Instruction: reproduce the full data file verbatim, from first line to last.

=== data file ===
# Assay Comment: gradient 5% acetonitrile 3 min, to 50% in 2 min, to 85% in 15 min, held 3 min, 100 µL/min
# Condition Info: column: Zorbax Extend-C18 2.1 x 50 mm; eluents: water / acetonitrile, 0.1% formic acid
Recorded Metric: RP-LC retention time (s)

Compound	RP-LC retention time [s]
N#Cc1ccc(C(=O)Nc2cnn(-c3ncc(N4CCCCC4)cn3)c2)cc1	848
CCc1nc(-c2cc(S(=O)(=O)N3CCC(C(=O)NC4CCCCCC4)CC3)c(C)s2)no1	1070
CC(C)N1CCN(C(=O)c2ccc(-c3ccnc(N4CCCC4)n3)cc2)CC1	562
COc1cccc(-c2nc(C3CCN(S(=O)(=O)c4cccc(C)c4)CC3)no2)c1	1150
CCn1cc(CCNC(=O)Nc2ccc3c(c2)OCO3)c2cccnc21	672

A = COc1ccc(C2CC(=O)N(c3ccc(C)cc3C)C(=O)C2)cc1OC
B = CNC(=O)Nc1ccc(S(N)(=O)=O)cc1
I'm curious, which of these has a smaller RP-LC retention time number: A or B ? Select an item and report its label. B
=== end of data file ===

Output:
# Assay Comment: gradient 5% acetonitrile 3 min, to 50% in 2 min, to 85% in 15 min, held 3 min, 100 µL/min
# Condition Info: column: Zorbax Extend-C18 2.1 x 50 mm; eluents: water / acetonitrile, 0.1% formic acid
Recorded Metric: RP-LC retention time (s)

Compound	RP-LC retention time [s]
N#Cc1ccc(C(=O)Nc2cnn(-c3ncc(N4CCCCC4)cn3)c2)cc1	848
CCc1nc(-c2cc(S(=O)(=O)N3CCC(C(=O)NC4CCCCCC4)CC3)c(C)s2)no1	1070
CC(C)N1CCN(C(=O)c2ccc(-c3ccnc(N4CCCC4)n3)cc2)CC1	562
COc1cccc(-c2nc(C3CCN(S(=O)(=O)c4cccc(C)c4)CC3)no2)c1	1150
CCn1cc(CCNC(=O)Nc2ccc3c(c2)OCO3)c2cccnc21	672

A = COc1ccc(C2CC(=O)N(c3ccc(C)cc3C)C(=O)C2)cc1OC
B = CNC(=O)Nc1ccc(S(N)(=O)=O)cc1
I'm curious, which of these has a smaller RP-LC retention time number: A or B ? Select an item and report its label. B